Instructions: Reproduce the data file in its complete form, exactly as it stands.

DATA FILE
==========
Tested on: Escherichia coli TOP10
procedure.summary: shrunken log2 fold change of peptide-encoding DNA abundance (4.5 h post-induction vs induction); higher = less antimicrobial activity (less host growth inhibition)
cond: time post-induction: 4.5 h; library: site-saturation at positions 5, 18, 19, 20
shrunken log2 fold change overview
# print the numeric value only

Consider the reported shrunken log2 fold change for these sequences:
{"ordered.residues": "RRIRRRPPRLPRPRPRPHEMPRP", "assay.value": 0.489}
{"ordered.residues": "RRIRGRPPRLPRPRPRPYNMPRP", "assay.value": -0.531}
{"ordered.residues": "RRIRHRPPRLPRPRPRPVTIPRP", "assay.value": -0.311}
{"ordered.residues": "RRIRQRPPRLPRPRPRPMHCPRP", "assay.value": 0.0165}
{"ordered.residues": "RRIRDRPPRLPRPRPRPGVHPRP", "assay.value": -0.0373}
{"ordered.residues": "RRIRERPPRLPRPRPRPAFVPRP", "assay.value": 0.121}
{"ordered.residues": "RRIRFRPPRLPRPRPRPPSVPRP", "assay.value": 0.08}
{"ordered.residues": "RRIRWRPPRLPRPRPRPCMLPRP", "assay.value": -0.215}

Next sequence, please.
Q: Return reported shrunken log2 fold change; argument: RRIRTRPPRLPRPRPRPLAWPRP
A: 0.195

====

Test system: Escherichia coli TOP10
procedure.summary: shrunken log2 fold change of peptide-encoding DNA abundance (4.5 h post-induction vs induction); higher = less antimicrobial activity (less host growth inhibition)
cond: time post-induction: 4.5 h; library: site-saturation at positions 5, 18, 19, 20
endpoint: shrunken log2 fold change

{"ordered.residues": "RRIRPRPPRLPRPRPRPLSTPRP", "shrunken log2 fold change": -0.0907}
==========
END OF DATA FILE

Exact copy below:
Tested on: Escherichia coli TOP10
procedure.summary: shrunken log2 fold change of peptide-encoding DNA abundance (4.5 h post-induction vs induction); higher = less antimicrobial activity (less host growth inhibition)
cond: time post-induction: 4.5 h; library: site-saturation at positions 5, 18, 19, 20
shrunken log2 fold change overview
# print the numeric value only

Consider the reported shrunken log2 fold change for these sequences:
{"ordered.residues": "RRIRRRPPRLPRPRPRPHEMPRP", "assay.value": 0.489}
{"ordered.residues": "RRIRGRPPRLPRPRPRPYNMPRP", "assay.value": -0.531}
{"ordered.residues": "RRIRHRPPRLPRPRPRPVTIPRP", "assay.value": -0.311}
{"ordered.residues": "RRIRQRPPRLPRPRPRPMHCPRP", "assay.value": 0.0165}
{"ordered.residues": "RRIRDRPPRLPRPRPRPGVHPRP", "assay.value": -0.0373}
{"ordered.residues": "RRIRERPPRLPRPRPRPAFVPRP", "assay.value": 0.121}
{"ordered.residues": "RRIRFRPPRLPRPRPRPPSVPRP", "assay.value": 0.08}
{"ordered.residues": "RRIRWRPPRLPRPRPRPCMLPRP", "assay.value": -0.215}

Next sequence, please.
Q: Return reported shrunken log2 fold change; argument: RRIRTRPPRLPRPRPRPLAWPRP
A: 0.195

====

Test system: Escherichia coli TOP10
procedure.summary: shrunken log2 fold change of peptide-encoding DNA abundance (4.5 h post-induction vs induction); higher = less antimicrobial activity (less host growth inhibition)
cond: time post-induction: 4.5 h; library: site-saturation at positions 5, 18, 19, 20
endpoint: shrunken log2 fold change

{"ordered.residues": "RRIRPRPPRLPRPRPRPLSTPRP", "shrunken log2 fold change": -0.0907}